Delhi High Court on 31 January rejected the Malvinder Singh group’s challenge to enforcement of an international arbitration award obtained by Daiichi Sankyo Company. Under the award, the group has to pay to Daiichi ₹25.6 billion (US$394 million) as damages, pre-award interest of ₹8.5 billion, Daiichi’s legal costs of US$14.5 million and US$599,250 towards Daiichi’s arbitration costs.
Members of the group had sold their interest in Ranbaxy Laboratories to Daiichi for ₹198 billion. According to Daiichi, the sellers had fraudulently concealed and misrepresented the severity of US regulatory problems faced by Ranbaxy at the time of the sale. According to the sellers, in addition to information available on the website of the US Food and Drug Administration (FDA), Daiichi, prior to the transaction, had access to the data room which contained all correspondence and other documents relating to the FDA investigations. Daiichi bought the stake with full knowledge on an “as is where is basis”. The majority of the arbitrators (former chief justice AM Ahmadi dissenting) accepted Daiichi’s claim. The award was brought before the high court for enforcement by Daiichi.
The sellers resisted enforcement claiming that the award was contrary to Indian law (which governed the sale and purchase agreement), opposed to public policy and in any event beyond the arbitrators’ jurisdiction. The sellers’ argued that as Daiichi had affirmed the transaction of sale and purchase of Ranbaxy shares it could not claim damages; it could only insist that it be put in the position it would be in had there been no false or fraudulent representation. Daiichi had sold the Ranbaxy shares at a profit to Sun Pharma. Any damages were consequential loss, which cannot be granted under Indian law. By awarding pre-award interest on damages the arbitrators had awarded multiple damages. Under the award minors within the seller group, who could not contract, were made liable. The sellers challenged jurisdiction on the grounds that the contract expressly excluded consequential loss and that Daiichi’s claim was barred by limitation, which under Indian law is a jurisdictional issue.
The high court allowed enforcement, rejecting all but one of the challenges, i.e. the award against minors within the sellers’ group. The court noted that it was well settled (since the 1984 ruling in Renusagar v General Electric) that enforcement of a foreign award could be refused on three narrow public policy grounds – if it was contrary to the fundamental policy of Indian law, opposed to the interests of India or contrary to justice or morality.
By awarding damages the arbitrators had put Daiichi in the position in which it was before the purchase of the Ranbaxy shares. This would mean that Daiichi should be compensated for the cost of having its money tied up for six years until the sale of the shares to Sun Pharma. The arbitrators had properly reduced Daiichi’s claim to the extent of the dividend received on Ranbaxy shares and consequential damages had not been awarded. In quantifying damages and selecting the method for computing them the arbitrators had not reached “a palpably wrong computation of damages to warrant a conclusion that the award is in contravention of the fundamental policy of Indian law”.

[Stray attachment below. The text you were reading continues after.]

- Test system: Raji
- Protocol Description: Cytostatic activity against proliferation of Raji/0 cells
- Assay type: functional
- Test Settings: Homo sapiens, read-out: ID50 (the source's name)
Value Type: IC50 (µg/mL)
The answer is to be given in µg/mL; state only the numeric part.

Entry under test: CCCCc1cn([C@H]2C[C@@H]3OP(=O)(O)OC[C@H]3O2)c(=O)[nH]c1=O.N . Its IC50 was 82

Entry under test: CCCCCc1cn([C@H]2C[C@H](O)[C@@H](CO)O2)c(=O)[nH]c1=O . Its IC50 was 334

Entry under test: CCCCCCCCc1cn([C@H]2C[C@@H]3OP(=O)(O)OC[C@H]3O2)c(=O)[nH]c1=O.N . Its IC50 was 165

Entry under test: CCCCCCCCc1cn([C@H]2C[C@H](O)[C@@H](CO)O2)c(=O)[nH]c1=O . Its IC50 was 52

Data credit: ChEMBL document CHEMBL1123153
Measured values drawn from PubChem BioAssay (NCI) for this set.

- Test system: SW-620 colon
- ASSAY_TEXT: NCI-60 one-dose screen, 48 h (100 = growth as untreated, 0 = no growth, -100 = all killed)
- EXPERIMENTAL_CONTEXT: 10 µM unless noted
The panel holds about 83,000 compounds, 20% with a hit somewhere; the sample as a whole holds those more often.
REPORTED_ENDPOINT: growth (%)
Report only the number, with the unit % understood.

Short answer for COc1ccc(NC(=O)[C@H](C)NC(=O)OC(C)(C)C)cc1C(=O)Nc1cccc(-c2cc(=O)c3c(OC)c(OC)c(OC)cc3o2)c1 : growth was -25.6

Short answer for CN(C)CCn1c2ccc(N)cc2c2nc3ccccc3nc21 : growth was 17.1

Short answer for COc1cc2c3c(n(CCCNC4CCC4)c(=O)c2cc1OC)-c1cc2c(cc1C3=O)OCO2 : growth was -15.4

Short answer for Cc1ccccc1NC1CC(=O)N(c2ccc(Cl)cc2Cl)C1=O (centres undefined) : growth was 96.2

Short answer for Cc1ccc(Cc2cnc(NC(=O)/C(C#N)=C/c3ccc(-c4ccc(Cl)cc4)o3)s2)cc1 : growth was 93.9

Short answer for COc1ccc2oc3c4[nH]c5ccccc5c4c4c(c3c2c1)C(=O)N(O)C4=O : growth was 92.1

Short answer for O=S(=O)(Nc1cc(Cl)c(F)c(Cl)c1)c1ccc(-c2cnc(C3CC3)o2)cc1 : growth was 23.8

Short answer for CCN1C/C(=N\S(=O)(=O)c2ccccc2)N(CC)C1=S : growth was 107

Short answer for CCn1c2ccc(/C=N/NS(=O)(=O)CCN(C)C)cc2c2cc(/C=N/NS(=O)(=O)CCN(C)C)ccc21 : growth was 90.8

The court held that pre-award interest on damages was legitimate, noting that in Renusagar an award for compound interest was found not to be opposed to Indian public policy. As regards the challenge on limitation the court noted that the arbitrators had concluded that Daiichi’s claim could arise only in November 2009, when with reasonable diligence it could have discovered the fraud or misrepresentation.
The sellers’ challenge as regards liability of minors was three-pronged. One, Daiichi had failed to have guardians appointed for the minors. Two, minors could not be liable for fraud or misrepresentation by agents. Three, the award was disproportionate; although minors had received only ₹1.4 million out of the sales proceeds, they were made liable for the entire amount of the award.
As the minors had been represented by lawyers throughout the arbitration, the court disregarded the first factor. Procedural non-compliance in the absence of substantive injustice to minors was not relevant.
The court accepted that since a minor is incapable of appointing an agent, a minor could not commit a fraud through an agent. A minor represented by a natural guardian would not be liable for fraudulent acts of the guardian. The law protecting minors is fundamental to public policy.
The third element, although rendered moot, also found favour with the court.
The Supreme Court dismissed petitions for special leave to appeal this judgment.
Shreya Gupta and Sneha Jaisingh are senior associates at Bharucha & Partners.
Cecil Court, 4th Floor
MK Bhushan Road
Mumbai – 400 039
Tel: +91 22 2289 9300
Fax: +91 22 2282 3900